Perhaps Heathers could be made today if it had its main stars participating in video clips urging those affected by the film to seek help, then offering useful further resources – which is what the Netflix series about a high school suicide, 13 Reasons Why, has done. But Michael Lehmann remains adamant that Heathers as a film could not work now – and it’s not necessarily because of the associations with suicide.
“It’s because of the violence in schools now and the way it’s often presented as a response to bullying,” he says. “No one would want to make a comedy that touches on high school violence in that way.”
I think it was a perfect recipe to inspire would-be shooters – Dr Jennifer Johnston
Media psychologist Dr Jennifer Johnston of Western New Mexico University, who studies the link between media reporting of mass shootings and copycat killings, agrees with him.
“I think it was a perfect recipe to inspire would-be shooters. They chose a popular actor at the time, Christian Slater, who played a classic anti-hero. Winona Ryder was an emblem of counter-culture. The characters they played in the film represent those groups that high-school shooters often say they identify with. And it’s a film that showed what life looked like when you get to sit in judgement on those around you. I watched Heathers as a teenager in the 1980s and I’m not sure I totally understood then it was a satire."
In fact, Heathers predates the first notorious high school mass shooting, the massacre at Columbine, by a decade, but Lehmann also points out that earlier this year a planned TV spin-off show of Heathers (it included Shannen Doherty, one of the original Heathers) was pulled immediately after the Parkland shootings in Florida.
“The musical of Heathers is great and funny, but it takes a lighter view and by being a musical it can have fun. But I think this is now sensitive material,” he says, adding that originally the film had a few different endings, including one where JD (Christian Slater) did manage to blow up the school.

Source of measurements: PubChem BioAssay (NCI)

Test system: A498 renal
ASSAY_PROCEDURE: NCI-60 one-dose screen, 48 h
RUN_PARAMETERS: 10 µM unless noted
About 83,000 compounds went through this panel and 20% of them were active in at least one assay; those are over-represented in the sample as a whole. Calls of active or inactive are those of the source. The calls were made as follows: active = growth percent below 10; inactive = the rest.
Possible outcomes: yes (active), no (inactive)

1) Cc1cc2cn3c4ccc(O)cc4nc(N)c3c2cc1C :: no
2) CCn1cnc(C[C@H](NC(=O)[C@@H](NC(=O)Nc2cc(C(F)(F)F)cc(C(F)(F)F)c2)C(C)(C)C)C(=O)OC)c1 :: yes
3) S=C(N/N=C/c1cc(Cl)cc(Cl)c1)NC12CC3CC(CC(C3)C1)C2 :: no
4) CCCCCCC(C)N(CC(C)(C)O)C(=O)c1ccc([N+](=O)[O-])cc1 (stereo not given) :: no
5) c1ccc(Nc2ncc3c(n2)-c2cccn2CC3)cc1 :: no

“We were told to change it on the basis someone might harm themselves or others after seeing it. I didn’t think at the time it was an issue, but now I would be worried.”
Lisanne Falk thinks that Heathers should be judged through the historical lens of 1988, not 2018 – though she believes it still speaks to teenagers about their place in school.
“I asked my now teenage daughter if Heathers is still relevant,” she says, “and she said what she found most relatable is that school still categorises people. So all the dynamics are still there, the debate about the hierarchy is still going on, and there are still Veronicas who perhaps think they want to be a part of it and then they find their limits and find out who they are in the process.”
Heathers was, Lehmann advocates, a unique product of its time, and should be left there.
“When I do go to screenings of Heathers, what I get asked is, ‘how did you manage to make this back then? Why can’t we do something like this now?’”
“It was a very special script, a special set of circumstances. It was possible to get it financed because of the growing home video market, that just exploded around 1987. We got lucky casting it. I personally can’t imagine anyone else apart from Winona Ryder in that part and she happened to want to do it, and she was actually exactly the right age for Veronica. It was a pretty good set of circumstances and it doesn’t happen that often.”